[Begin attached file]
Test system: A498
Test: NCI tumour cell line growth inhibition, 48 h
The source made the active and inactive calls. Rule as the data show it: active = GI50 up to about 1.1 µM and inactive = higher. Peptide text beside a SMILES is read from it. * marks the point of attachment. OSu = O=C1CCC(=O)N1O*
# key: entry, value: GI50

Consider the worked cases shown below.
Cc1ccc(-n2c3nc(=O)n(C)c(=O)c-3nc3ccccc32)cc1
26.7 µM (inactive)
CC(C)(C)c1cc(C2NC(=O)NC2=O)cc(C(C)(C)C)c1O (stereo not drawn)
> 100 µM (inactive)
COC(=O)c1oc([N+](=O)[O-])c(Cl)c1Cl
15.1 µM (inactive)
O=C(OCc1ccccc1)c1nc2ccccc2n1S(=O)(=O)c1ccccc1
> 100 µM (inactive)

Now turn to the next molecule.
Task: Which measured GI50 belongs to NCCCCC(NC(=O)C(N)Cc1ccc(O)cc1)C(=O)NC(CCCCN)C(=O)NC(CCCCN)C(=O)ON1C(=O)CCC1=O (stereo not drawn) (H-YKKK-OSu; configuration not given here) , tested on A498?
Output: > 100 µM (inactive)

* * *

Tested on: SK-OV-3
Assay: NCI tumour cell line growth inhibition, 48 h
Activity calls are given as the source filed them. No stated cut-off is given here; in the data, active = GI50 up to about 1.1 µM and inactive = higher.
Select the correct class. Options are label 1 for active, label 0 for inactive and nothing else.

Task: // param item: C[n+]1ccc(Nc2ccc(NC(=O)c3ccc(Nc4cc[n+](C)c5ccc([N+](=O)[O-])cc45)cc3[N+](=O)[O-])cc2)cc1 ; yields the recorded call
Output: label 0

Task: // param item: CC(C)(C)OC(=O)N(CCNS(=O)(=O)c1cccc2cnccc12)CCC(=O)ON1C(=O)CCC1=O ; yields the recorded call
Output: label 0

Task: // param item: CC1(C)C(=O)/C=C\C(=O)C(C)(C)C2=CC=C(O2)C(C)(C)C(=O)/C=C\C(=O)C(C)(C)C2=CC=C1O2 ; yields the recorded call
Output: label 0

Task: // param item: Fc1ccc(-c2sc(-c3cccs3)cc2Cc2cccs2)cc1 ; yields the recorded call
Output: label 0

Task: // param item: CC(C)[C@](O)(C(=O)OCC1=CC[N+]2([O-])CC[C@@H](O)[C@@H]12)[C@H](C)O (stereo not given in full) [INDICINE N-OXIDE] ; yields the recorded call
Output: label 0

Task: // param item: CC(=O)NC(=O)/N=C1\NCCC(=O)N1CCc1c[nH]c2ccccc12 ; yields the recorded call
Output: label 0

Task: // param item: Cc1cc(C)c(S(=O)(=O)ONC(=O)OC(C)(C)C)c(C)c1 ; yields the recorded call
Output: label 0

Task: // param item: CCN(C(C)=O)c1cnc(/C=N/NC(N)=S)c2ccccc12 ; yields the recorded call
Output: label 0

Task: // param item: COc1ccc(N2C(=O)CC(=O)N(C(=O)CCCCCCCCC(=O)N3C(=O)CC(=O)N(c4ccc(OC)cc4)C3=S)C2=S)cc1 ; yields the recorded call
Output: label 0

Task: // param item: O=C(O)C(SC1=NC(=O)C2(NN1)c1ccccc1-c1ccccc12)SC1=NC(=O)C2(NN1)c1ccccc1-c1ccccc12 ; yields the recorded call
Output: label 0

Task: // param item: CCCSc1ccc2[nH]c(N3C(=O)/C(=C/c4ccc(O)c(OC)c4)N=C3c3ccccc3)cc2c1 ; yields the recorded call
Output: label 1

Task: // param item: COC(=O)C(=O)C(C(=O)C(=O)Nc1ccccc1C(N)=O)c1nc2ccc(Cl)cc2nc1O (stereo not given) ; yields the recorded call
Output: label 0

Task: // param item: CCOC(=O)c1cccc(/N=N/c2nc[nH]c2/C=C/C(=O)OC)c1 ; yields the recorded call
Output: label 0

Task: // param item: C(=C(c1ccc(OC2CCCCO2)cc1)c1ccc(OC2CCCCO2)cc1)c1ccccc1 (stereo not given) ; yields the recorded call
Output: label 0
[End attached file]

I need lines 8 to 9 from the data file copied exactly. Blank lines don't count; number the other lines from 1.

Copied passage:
CC(C)(C)c1cc(C2NC(=O)NC2=O)cc(C(C)(C)C)c1O (stereo not drawn)
> 100 µM (inactive)